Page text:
Black history program to continue 6 p.m. today
WARREN — Robert Saffold was the first black firefighter in Warren — a huge accomplishment, but there’s another, darker part of the story.
Saffold was forbidden from joining the firefighter’s union and was met with racial intolerance when white firefighters on the department didn’t want to sleep in a bed after he slept in it, said Fred Harris, former Warren safety service director.
Harris recounted that story and others he experienced personally Monday at the Warren Heritage Center, which hosted its annual Black History of Warren program. Another program is 6 p.m. today at the center on Mahoning Avenue NW.
He shared what he called the “darker parts of history,” the lesser-known details that are often overlooked or ignored for the “lighter parts.”
Harris said he remembers as a child Niles Road was split with blacks living on one side and whites on the other.
“As a child I was shy and afraid of the white teachers at elementary school because I did not see many of them in my neighborhood,” Harris said.
At theaters in Warren, too, Harris said blacks had to sit on one side and whites on the other.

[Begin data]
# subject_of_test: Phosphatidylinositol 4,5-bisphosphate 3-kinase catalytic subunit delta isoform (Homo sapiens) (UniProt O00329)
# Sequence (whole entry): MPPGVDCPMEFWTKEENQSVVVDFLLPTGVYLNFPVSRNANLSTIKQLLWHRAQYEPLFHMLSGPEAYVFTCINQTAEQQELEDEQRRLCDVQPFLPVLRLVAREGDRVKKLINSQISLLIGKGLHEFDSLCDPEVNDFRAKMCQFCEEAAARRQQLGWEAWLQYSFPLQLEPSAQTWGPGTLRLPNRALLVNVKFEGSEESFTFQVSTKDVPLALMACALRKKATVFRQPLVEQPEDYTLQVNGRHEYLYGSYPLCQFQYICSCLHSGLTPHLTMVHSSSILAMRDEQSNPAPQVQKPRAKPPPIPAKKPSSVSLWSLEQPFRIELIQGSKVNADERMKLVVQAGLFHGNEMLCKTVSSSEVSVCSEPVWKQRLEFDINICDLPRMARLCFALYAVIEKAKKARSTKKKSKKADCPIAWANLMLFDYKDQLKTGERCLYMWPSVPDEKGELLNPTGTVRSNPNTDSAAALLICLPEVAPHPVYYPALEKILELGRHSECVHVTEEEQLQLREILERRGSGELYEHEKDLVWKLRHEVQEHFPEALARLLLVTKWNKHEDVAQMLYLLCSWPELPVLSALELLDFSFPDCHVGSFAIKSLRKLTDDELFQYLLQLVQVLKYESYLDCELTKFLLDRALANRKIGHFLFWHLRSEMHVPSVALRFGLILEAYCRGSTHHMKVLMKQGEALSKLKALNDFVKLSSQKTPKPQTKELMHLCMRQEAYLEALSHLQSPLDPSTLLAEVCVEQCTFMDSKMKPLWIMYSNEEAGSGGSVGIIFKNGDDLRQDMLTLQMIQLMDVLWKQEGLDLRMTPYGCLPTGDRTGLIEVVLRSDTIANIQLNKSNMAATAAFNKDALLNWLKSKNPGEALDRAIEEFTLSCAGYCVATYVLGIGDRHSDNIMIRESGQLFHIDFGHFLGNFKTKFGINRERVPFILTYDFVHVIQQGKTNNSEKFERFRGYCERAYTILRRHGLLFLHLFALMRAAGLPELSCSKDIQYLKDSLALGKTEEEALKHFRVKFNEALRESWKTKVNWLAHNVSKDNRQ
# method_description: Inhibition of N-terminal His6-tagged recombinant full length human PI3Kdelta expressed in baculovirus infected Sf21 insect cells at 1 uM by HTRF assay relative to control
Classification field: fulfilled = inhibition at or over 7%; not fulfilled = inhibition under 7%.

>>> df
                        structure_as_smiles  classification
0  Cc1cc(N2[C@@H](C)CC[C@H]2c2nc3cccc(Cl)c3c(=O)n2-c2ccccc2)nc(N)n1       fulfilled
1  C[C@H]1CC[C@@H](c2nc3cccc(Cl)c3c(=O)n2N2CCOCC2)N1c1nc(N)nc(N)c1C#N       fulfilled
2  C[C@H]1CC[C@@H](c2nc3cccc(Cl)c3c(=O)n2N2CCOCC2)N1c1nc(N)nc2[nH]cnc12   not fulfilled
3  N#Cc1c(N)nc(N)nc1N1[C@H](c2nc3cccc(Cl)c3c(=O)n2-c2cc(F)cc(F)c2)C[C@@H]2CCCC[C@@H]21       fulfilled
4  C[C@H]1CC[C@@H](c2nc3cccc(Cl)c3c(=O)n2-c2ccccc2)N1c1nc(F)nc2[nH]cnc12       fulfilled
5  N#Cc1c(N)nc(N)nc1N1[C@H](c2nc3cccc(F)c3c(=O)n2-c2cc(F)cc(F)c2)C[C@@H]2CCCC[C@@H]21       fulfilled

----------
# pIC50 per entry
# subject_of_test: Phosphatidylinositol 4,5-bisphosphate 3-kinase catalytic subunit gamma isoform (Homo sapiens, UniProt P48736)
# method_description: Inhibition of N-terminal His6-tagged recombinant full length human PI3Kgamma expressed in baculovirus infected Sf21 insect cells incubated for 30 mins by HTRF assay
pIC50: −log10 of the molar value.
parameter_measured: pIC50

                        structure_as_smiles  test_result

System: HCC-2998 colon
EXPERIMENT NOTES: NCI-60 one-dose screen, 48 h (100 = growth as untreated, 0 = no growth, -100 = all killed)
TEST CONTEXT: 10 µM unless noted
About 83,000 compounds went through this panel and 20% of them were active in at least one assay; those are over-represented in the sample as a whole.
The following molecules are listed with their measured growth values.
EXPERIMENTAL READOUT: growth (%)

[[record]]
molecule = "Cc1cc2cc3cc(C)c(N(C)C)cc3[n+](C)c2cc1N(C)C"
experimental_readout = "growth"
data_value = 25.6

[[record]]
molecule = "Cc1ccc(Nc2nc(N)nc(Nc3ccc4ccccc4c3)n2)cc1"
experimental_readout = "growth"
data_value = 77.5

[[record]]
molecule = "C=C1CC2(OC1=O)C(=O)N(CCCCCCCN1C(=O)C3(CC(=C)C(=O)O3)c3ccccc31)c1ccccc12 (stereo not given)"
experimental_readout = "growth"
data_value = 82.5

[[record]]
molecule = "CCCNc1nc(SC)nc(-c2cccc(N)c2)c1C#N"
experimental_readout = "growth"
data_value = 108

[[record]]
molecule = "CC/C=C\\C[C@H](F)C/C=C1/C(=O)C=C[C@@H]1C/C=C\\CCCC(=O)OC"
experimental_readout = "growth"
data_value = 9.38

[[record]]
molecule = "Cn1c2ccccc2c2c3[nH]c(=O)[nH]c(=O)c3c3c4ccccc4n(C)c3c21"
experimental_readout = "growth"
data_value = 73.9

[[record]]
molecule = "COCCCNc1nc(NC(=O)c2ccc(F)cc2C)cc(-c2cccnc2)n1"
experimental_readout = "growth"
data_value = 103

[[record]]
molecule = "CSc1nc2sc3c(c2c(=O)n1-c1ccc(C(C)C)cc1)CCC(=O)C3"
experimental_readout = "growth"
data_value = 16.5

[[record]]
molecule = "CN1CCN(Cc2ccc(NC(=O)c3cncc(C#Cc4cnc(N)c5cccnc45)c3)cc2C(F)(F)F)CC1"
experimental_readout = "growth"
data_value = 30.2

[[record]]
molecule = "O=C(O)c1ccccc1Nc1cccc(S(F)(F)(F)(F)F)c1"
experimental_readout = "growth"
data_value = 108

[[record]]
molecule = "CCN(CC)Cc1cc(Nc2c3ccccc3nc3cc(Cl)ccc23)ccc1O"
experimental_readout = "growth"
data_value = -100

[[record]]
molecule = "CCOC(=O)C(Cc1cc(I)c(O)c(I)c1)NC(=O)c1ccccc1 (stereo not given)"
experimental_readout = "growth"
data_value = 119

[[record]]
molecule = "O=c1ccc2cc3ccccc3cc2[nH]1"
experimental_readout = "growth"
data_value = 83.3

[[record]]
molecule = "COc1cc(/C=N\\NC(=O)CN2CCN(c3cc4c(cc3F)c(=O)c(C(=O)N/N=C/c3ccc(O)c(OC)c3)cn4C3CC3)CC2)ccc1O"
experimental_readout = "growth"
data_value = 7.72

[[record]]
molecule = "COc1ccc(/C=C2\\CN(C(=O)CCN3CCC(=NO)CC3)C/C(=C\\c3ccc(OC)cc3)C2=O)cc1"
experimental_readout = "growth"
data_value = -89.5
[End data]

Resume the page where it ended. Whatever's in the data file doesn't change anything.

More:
“Too often we talk about the light side told by the victor and not the dark side told by the victim even in the city of Warren … Only some history was talked about. Our history is not always being recorded right,” Harris said.
He said much of what he encountered was legal at the time and occurred before the 1964 Civil Rights Act.
On display at the event are large portable panels that document black history in Warren from 1800 to 2012. The panels, which were funded by a grant from the Wean Foundation, are taken to schools and other public locations.
Warren Councilwoman Helen Rucker also spoke about recording history. It’s important, she said, to document stories from family members.
“Your grandmother’s Bible is a treasure. Our local library has a collection of original Bibles from local families. Document the old stories by your grandparents because they contain many important tidbits and information on your ancestors,” said Rucker, D-at large.
Newspaper obituaries, military records, birth certificates and local church directories all contain sources and information about local history. The center also has many items that tell the history of people in Warren. Next year, she said, there are plants for a history of local black churches at the center.